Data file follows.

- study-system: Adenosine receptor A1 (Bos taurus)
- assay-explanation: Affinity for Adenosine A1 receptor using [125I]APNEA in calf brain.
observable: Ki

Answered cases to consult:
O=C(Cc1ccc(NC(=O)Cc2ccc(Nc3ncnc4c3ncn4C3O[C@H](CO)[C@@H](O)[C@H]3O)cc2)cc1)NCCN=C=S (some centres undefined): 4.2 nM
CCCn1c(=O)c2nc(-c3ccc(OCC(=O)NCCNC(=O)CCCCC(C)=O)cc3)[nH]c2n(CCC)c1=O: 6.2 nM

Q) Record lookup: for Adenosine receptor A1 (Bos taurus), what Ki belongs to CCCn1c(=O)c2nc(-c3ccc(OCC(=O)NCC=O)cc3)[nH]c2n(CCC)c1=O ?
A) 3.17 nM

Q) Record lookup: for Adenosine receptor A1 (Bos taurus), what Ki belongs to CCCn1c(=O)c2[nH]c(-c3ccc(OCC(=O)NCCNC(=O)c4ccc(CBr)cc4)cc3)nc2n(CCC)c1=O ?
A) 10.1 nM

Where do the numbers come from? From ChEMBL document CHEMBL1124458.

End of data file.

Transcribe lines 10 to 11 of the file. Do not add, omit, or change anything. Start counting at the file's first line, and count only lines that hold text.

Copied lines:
A) 10.1 nM

Where do the numbers come from? From ChEMBL document CHEMBL1124458.